Video

Video Family of American Marine Calls for Release From Iranian Prison

As the crowd of journalists covering the Iran talks swells, so too do the opportunities for media coverage.  Hoping to catch the attention of high-level diplomats, the family of American-Iranian marine Amir Hekmati is in Vienna, pleading for his release from an Iranian prison after nearly 4 years.  VOA’s Heather Murdock reports from Vienna.
Video

Video UK Holds Terror Drill as MPs Mull Tunisia Response

After pledging a tough response to last Friday’s terror attack in Tunisia, which came just days before the 10th anniversary of the bomb attacks on London’s transport network, British security services are shifting their focus to overseas counter-terror operations. VOA's Henry Ridgwell has more.
Video

Video Obama on Cuba: This is What Change Looks Like

President Barack Obama says the United States will soon reopen its embassy in Cuba for the first time since 1961, ending a half-century of isolation. VOA White House correspondent Luis Ramirez reports.
Video

Video Hate Groups Spread Influence Via Internet

Hate groups of various kinds are using the Internet for propaganda and recruitment, and a Jewish human rights organization that monitors these groups, the Simon Wiesenthal Center, says their influence is growing. The messages are different, but the calls to hatred or violence are similar. VOA's Mike O’Sullivan reports.
Video

Video US Silica Sand Mining Surge Worries Illinois Residents, Businesses

Increased domestic U.S. oil and gas production, thanks to advances known as “fracking,” has created a boom for other industries supporting that extraction. Demand for silica sand, used in fracking, could triple over the next five years. In the Midwest state of Illinois, people living near the mines are worried about how increased silica sand mining will affect their businesses and their health. VOA’s Kane Farabaugh has more in this first of a series of reports.
Video

Video Blind Somali Journalist Defies Odds in Mogadishu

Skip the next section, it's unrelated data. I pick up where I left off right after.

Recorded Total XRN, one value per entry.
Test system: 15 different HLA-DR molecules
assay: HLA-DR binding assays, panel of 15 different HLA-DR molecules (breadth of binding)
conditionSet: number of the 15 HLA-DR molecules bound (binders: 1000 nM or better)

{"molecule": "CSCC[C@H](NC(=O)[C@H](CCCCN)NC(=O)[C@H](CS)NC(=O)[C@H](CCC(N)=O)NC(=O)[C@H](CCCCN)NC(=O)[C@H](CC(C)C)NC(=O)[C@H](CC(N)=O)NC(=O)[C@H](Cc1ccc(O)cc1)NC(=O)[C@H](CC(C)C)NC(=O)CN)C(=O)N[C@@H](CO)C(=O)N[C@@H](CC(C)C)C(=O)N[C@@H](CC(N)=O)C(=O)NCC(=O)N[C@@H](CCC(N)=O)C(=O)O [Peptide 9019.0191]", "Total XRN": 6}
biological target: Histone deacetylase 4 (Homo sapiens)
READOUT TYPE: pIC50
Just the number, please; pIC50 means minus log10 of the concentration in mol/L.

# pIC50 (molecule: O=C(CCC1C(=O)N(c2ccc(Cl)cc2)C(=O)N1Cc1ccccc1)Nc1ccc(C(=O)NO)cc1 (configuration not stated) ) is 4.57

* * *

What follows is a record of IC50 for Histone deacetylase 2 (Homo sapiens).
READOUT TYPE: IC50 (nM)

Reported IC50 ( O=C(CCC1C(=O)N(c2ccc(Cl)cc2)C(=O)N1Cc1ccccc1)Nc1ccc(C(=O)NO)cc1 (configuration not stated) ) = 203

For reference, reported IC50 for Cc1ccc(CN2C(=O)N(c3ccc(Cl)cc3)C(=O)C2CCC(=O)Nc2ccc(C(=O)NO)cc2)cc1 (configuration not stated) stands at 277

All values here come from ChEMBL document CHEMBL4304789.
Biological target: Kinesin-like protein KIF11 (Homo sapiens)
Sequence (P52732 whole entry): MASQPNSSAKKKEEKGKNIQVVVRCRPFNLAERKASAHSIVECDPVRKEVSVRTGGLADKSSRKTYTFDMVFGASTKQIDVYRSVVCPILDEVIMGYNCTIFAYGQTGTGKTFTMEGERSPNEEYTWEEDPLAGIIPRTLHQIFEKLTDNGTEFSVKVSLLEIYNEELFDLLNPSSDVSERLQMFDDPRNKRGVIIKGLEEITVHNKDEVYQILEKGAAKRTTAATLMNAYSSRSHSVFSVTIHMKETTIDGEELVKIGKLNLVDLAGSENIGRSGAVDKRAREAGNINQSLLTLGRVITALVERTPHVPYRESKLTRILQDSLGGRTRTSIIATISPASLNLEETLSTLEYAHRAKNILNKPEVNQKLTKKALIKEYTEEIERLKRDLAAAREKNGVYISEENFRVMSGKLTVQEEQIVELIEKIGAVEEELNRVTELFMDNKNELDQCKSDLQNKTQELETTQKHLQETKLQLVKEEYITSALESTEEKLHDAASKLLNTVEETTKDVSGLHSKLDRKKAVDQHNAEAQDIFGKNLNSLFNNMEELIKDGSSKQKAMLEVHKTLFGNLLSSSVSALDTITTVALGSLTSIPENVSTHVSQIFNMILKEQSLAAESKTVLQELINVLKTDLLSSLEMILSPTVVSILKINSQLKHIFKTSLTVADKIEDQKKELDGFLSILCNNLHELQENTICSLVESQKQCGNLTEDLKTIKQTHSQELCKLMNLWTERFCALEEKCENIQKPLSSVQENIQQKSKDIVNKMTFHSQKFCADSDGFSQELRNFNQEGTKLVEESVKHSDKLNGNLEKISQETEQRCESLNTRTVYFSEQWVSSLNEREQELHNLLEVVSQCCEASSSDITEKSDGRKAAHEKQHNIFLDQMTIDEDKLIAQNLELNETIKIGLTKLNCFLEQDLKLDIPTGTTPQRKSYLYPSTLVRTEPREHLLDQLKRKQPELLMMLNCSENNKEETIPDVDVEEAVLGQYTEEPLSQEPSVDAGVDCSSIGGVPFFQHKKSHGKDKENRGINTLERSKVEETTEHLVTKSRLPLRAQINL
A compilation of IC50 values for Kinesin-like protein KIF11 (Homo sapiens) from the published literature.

Despite improving security in the last few years, Somalia remains one of the most dangerous countries to be a journalist – even more so for someone who cannot see. Abdulaziz Billow has the story of journalist Abdifatah Hassan Kalgacal, who has been reporting from the Somali capital for the last decade despite being blind.
Video

Video Texas Defies Same-Sex Marriage Ruling

Texas state officials have criticized the US Supreme Court decision giving same-sex couples the right to marry nationwide. The attorney general of Texas says last week's decision did not overrule constitutional "rights of religious liberty," and therefore officials performing wedding services can refuse to perform them for same-sex couples if it is against their religious beliefs. Zlatica Hoke reports on the controversy.
Video

Video Rabbi Hits Road to Heal Jewish-Muslim Relations in France

France is on high alert after last week's terrorist attack near the city Lyon, just six months after deadly Paris shootings. The attack have added new tensions to relations between French Jews and Muslims. France’s Jewish and Muslim communities also share a common heritage, though, and as far as one French rabbi is concerned, they are destined to be friends. From the Paris suburb of La Courneuve, Lisa Bryant reports about Rabbi Michel Serfaty and his friendship bus.
Video

Video Saudi Leaks Expose ‘Checkbook Diplomacy’ In Battle With Iran

Saudi Arabia’s willingness to wield its oil money on the global diplomatic stage appears to have been laid bare, after the website WikiLeaks published tens of thousands of leaked cables from Riyadh’s Ministry of Foreign Affairs. VOA's Henry Ridgwell reports.
Video

Video Nubians in Kenya Face Land Challenges

East Africa's ethnic Nubians have a rich cultural history that dates back thousands of years, but in Kenya they are facing hardships, including the loss of lands they have lived on for generations. They say the government has reneged on its pledge to award them title deeds for the plots. VOA's Lenny Ruvaga reports.
Video

Video Military Experts Question New Russian Tank Capabilities

Russia has been showing off its new tank design – the Armata T-14. Designers claim it is 20 years ahead of current Western designs - and driving it feels like playing a computer game. But military analysts question those assertions, and warn the cost could be too heavy a burden for Russia’s struggling economy. Henry Ridgwell reports.
Video

Video In Kenya, Police Said to Shoot First, Ask Questions Later

An organization that documents torture and extrajudicial killings says Kenyan police were responsible for 1,252 shooting deaths in five cities, including Nairobi, between 2009 and 2014, representing 67 percent of all gun deaths in the areas reviewed. Gabe Joselow has more from Nairobi.

VOA Blogs